Mowett v. City of Detroit et al
ORDER granting in part and denying in part 12 Motion to Dismiss. Signed by District Judge Avern Cohn. (MVer)
UNITED STATES DISTRICT COURT
EASTERN DISTRICT OF MICHIGAN
Case No. 16-12971
CITY OF DETROIT,
SCOTT HALL, LISA JACKSON,
JENNIFER MAHONE, and
HON. AVERN COHN
MEMORANDUM AND ORDER GRANTING IN PART AND DENYING IN PART
DEFENDANTS’ MOTION TO DISMISS (Doc. 12)1
This is a civil rights action asserting various claims under state and federal law.
Plaintiff David Mowett, proceeding pro se, is suing defendants the City of Detroit, and
Detroit police officers or employees Stanley Saunders, Scott Hall, Lisa Jackson,
Jennifer Mahone, and Margaret O’Neal. The complaint, liberally construed, asserts the
assault and battery
Upon review of the parties’ papers, the Court deems this matter appropriate for
decision without oral argument. See Fed. R. Civ. P. 78(b); E.D. Mich. LR 7.1(f)(2).
loss of property
loss of personal belongings
The complaint cites 42 U.S.C. § 1983 and § 1985.
Before the Court is defendants’ motion to dismiss on the grounds that most all of
plaintiff’s claims are barred by the statute of limitations and the remainder of the claims
fail to state a plausible claim for relief. For the reasons that follow, the motion will be
granted in part and denied in part.
According to the complaint, on August 14, 2013, plaintiff was advised by some of
the defendant police officers to come to a home in Detroit and provide evidence that
plaintiff owned the home. When plaintiff arrived at the home, he was met by some of
the defendant police officers. One of the defendant police officers, Stanley Saunders,
told plaintiff that he, not plaintiff owned the home and had purchased it from the City.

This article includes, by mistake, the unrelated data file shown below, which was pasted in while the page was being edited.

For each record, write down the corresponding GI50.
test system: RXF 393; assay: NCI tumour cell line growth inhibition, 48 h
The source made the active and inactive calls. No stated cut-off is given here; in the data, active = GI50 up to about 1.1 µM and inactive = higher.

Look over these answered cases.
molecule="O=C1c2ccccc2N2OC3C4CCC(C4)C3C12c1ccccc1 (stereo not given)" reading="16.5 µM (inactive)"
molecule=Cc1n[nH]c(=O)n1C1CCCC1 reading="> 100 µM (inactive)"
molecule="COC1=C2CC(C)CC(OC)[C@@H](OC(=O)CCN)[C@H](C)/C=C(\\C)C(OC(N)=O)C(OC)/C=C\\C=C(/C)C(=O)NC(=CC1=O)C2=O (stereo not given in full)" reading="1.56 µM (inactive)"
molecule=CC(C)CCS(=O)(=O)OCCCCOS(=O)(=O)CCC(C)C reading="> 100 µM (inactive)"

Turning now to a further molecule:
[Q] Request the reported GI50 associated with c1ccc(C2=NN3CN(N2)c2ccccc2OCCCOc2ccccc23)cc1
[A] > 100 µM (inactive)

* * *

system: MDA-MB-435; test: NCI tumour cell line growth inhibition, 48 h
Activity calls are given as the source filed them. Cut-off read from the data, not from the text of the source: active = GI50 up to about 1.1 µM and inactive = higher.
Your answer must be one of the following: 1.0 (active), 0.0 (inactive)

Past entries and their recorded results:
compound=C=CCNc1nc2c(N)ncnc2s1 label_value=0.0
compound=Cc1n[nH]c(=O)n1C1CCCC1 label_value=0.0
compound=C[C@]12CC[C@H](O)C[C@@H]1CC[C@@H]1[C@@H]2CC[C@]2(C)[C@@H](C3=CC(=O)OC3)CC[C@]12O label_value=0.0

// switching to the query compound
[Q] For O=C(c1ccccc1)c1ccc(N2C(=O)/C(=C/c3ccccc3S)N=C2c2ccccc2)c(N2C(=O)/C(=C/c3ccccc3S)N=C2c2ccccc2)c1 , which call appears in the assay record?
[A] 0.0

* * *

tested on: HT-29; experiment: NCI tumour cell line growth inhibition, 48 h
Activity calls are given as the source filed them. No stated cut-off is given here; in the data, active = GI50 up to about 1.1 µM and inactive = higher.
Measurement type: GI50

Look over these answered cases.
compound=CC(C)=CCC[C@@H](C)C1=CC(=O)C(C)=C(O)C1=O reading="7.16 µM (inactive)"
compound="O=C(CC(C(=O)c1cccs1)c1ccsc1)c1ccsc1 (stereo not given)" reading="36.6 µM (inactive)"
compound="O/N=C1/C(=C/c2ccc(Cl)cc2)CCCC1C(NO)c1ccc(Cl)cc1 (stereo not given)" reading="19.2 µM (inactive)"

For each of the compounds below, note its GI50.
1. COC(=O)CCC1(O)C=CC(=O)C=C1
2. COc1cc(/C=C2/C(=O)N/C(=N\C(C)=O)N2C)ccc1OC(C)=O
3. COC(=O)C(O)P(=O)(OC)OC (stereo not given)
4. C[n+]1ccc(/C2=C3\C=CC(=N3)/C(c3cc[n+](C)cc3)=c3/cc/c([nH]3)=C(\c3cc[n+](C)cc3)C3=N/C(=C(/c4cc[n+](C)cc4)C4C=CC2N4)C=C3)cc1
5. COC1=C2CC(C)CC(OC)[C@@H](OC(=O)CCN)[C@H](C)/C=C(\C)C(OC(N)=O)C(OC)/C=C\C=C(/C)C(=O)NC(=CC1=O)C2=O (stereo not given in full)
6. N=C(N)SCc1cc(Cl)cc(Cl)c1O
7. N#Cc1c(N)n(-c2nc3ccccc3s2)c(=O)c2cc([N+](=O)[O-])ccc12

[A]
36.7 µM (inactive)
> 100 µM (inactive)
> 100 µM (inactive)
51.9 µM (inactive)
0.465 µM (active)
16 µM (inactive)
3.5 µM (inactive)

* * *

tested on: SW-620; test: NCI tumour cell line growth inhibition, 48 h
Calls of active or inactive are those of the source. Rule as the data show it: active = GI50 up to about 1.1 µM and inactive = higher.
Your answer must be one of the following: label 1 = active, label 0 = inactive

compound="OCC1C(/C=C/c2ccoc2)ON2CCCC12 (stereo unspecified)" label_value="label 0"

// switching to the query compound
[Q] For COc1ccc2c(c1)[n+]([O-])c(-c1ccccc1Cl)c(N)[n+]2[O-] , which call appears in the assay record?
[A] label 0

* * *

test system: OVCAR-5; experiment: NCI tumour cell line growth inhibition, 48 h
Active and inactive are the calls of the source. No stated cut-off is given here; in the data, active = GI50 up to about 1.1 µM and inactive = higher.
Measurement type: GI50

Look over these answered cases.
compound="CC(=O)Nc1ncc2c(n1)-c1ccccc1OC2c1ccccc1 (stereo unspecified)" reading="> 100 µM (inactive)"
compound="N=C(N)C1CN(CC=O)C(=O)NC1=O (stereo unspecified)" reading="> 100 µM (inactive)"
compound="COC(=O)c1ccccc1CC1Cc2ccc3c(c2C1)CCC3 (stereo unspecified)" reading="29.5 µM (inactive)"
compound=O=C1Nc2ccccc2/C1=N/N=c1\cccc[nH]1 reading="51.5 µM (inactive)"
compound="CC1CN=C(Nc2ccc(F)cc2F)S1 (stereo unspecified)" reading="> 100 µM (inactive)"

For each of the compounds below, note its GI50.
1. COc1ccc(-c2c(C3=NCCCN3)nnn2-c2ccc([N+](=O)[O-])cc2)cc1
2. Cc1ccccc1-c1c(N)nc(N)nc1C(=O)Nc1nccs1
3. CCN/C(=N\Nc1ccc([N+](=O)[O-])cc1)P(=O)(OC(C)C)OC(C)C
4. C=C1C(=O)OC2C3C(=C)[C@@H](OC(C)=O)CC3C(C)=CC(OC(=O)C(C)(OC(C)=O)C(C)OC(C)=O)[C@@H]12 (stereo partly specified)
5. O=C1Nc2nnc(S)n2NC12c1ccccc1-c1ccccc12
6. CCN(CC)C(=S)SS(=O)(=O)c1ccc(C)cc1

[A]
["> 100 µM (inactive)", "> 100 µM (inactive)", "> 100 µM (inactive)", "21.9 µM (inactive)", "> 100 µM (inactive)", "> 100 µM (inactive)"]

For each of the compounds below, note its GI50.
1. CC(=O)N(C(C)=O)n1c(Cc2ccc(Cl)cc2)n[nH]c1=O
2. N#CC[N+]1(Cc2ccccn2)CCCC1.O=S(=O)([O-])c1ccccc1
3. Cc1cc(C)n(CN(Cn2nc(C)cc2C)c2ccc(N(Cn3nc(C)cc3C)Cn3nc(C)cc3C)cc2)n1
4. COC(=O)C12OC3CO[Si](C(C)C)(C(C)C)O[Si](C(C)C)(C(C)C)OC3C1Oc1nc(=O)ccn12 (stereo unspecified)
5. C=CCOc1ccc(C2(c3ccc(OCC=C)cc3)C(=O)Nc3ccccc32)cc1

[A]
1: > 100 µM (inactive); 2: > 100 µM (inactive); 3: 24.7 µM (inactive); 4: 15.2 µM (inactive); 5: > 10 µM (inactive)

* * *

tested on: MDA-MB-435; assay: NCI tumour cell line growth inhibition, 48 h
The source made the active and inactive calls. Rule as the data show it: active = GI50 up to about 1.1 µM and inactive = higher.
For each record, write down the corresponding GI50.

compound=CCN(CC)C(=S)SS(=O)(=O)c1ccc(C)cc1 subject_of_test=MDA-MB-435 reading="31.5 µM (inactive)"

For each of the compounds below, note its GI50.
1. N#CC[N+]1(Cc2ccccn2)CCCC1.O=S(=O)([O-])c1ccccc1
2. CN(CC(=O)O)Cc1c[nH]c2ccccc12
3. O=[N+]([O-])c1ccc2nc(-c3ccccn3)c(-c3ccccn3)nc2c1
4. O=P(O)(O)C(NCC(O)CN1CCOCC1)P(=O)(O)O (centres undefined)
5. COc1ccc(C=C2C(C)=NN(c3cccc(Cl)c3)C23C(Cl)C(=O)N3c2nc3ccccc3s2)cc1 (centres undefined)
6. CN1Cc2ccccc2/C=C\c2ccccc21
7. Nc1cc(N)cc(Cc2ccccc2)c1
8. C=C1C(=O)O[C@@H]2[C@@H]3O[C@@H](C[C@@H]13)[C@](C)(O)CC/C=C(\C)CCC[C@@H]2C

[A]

Plaintiff says he informed the defendants that he owned the home and had been making
repairs on it. Plaintiff says that Saunders then assaulted him, grabbing plaintiff and
throwing him to the ground. Apparently, plaintiff and Saunders presented competing
paperwork of ownership to the other defendant police officers at the scene. Defendants
apparently believed Saunders owned the home. Plaintiff says he was then arrested.
Plaintiff does not say what he was charged with at the time of his arrest. However, he
says he was taken into custody and denied medical treatment for his injuries. Plaintiff
says a criminal case against him is still pending but does not provide any details about
III. Legal Standard
A motion to dismiss under Fed. R. Civ. P. 12(b)(6) tests the sufficiency of a
complaint. To survive a Rule 12(b)(6) motion to dismiss, the complaint's "factual
allegations must be enough to raise a right to relief above the speculative level on the
assumption that all of the allegations in the complaint are true." Bell Atlantic Corp. v.
Twombly, 550 U.S. 544, 545 (2007). See also Ass'n of Cleveland Fire Fighters v. City
of Cleveland, Ohio, 502 F.3d 545, 548 (6th Cir. 2007). The court is "not bound to
accept as true a legal conclusion couched as a factual allegation." Ashcroft v. Iqbal,
556 U.S. 662, 678 (2009) (internal quotation marks and citation omitted). Moreover,
"[o]nly a complaint that states a plausible claim for relief survives a motion to dismiss."
Id. at 679. Thus, "a court considering a motion to dismiss can choose to begin by
identifying pleadings that, because they are no more than conclusions, are not entitled
to the assumption of truth. While legal conclusions can provide the framework of a
complaint, they must be supported by factual allegations. When there are well-pleaded
factual allegations, a court should assume their veracity and then determine whether
they plausibly give rise to an entitlement to relief." Id. In sum, "[t]o survive a motion to
dismiss, a complaint must contain sufficient factual matter, accepted as true, to state a
claim for relief that is plausible on its face." Id. at 678 (internal quotation marks and
A. Federal Claims
1. 42 U.S.C. § 1983
Defendants contend that plaintiff’s § 1983 claim, which appears to be based on
excessive force, are barred by the applicable three year statute of limitations. Plaintiff
says the claim is timely.
The Sixth Circuit has held that Michigan's three-year statute of limitations for
general personal injury claims found in M.C.L. § 600.5805(10) is the applicable statute
of limitations for § 1983 claims. McCune v. Grand Rapids, 842 F.2d 903, 905 (6th Cir.
1988). The events are alleged to have taken place on August 14, 2013. Plaintiff filed
the complaint on August 15, 2016 which defendants say it one day late. Defendants are
mistaken. As plaintiff points out, August 14, 2016 was a Sunday. Plaintiff therefore had
an additional day, until August 15, 2016, in which to file a timely complaint. See Fed. R.